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Virtual desktop clients for iPads here before enterprise demand

VMware introduced a View Client for the Apple iPad, a device more consumer- than enterprise-driven. IT pros wonder when VMware will tackle more important enterprise needs.

Support for Apple's iPad in the enterprise today is not something most IT pros would describe as urgent, although the tablet has value for some niche applications.

Still, virtualization software companies are hot to make iPad support a key part of their mobile desktop strategy, even as IT professionals wish that vendors would address some of their more pressing needs.

VMware made available this week a VMware View 4.6 client for the iPad for free from the Apple App Store. Citrix's free Receiver hit the Apple App Store last year, giving virtual desktop users a way to access Windows on their Macs, smartphones and, of course, the iPad.

VMware was able to deliver an iPad client now because View 4.6 includes support for PC over IP when using a WAN via the View Security Gateway, which earlier versions of View did not support. A View client for the iPad eliminates the need for Wyse PocketCloud, third-party software that customers had to buy separately to access View on mobile devices.

While being able to access a VMware View desktop on an iPad has that certain coolness factor, demand is puny, according to Karin Kelly, an analyst at The 451 Group. She said there hasn't been a huge adoption of iPads in the enterprise, except at the executive level.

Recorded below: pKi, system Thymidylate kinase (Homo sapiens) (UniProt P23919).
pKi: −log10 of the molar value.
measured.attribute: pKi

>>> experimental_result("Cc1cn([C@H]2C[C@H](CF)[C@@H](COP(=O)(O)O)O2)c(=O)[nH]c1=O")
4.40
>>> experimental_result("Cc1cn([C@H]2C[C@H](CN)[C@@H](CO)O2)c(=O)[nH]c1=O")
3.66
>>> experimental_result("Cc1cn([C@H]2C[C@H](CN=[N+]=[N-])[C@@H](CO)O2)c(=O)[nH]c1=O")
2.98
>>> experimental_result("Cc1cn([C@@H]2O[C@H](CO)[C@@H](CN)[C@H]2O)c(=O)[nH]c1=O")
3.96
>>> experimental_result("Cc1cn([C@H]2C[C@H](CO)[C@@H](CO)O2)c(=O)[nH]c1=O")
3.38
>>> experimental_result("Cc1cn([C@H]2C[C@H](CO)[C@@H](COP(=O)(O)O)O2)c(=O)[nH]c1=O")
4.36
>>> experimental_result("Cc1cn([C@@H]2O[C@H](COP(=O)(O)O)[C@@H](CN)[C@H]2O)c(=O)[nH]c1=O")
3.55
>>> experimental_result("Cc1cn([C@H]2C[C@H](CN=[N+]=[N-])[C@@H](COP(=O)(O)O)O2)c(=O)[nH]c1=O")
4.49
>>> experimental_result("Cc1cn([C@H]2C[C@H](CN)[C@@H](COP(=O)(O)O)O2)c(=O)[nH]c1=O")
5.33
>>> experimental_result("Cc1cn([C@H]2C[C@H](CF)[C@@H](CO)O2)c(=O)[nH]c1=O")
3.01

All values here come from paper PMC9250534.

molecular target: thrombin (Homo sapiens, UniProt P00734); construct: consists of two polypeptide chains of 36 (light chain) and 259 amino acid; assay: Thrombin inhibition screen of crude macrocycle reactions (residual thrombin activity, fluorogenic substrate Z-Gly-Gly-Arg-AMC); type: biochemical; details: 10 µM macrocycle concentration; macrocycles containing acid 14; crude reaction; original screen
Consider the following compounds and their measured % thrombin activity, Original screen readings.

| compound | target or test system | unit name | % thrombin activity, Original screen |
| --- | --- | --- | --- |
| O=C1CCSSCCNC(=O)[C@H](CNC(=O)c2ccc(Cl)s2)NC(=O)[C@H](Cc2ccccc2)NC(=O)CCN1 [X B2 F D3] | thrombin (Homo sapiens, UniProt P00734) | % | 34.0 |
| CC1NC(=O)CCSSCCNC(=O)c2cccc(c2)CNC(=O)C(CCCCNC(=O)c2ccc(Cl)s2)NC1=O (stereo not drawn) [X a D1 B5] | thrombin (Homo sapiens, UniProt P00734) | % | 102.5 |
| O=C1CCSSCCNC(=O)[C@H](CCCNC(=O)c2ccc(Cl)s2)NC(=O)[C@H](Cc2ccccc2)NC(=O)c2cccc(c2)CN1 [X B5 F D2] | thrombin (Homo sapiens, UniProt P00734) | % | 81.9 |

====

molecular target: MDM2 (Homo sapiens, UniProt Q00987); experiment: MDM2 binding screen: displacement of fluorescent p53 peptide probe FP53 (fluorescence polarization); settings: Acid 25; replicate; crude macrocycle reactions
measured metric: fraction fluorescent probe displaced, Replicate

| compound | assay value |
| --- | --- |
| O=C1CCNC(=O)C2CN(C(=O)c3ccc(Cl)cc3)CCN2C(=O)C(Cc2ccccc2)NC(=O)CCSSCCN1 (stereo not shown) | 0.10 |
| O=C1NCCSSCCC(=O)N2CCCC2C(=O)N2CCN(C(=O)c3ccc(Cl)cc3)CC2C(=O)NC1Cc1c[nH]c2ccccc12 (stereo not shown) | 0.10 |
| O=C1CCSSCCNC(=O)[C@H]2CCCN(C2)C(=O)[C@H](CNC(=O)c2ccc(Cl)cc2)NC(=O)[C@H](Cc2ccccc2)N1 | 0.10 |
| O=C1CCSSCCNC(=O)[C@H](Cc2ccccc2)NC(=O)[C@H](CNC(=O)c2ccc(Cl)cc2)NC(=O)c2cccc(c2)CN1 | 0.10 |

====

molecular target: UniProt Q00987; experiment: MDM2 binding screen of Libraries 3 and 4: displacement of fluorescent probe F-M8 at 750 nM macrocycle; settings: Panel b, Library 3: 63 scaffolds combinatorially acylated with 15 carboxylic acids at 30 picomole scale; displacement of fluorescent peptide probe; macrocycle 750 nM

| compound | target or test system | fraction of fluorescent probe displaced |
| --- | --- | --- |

One IT consultant said that the View client for iPad is a step in the right direction, but it shouldn't be a priority.

"Bandwidth is still a problem with View. They don't have profile management, and they don't have an application console," said a New England-based virtual desktop integrator who preferred anonymity. "They haven't been proactive in the important areas that still need fixing."

VMware said its application console -- Project Horizon -- is scheduled for release this year but did not provide a timeframe. It's unclear whether the company will integrate profile management software into a future version of View.

Using iPads as VDI clients
While the demand for iPad is consumer-oriented today, the business case is slowly beginning to grow as more and more business-related "apps" become available, said Peter Ferraresso, CEO of Logical Systems, an IT consultancy in Canton, Conn.

One of his clients, a mortgage firm, made iPad, iPhone and Mac support a requirement for its virtual desktop infrastructure (VDI) project last year because the firm's executives use Apple products and have a mobile sales force. So, Ferraresso had to choose a desktop virtualization product with an iPad client. At the time, that meant Citrix Receiver, but XenDesktop was too complicated and expensive for the small firm's needs, so he opted for Kaviza's VDI product, which also works with Receiver.

In addition to sales-driven companies, health care is an industry where iPad client adoption is expected to be strong, particularly among physicians known to be big iPad adopters.

About a dozen health care IT pros got a preview of the View iPad client at last week's New England VMware User Group meeting in Newport, R.I., and several said they liked its on-screen touch pad and the ability to view the screen horizontally and vertically. But some people voiced concerns about security -- how to lock down the iPads in case of theft, and how to prevent thefts in the first place.

VMware said there shouldn't be any security concerns because the applications accessed through the iPad client live in the customer's own data center. VMware View Security Server provides a secure remote connection and authentication to a user's Windows desktop over a Wi-Fi or 3G network. And if the iPad is lost or stolen, an administrator can cut access to the client from the data center, the company said.

As with the Citrix Receiver, View Client can be downloaded from the Apple App Store for free. The View client for iPad supports iOS 4.2 and 4.3.

Senior site editor Colin Steele contributed to this report.

Let us know what you think about this story; email Bridget Botelho or follow @BridgetBotelho on Twitter.

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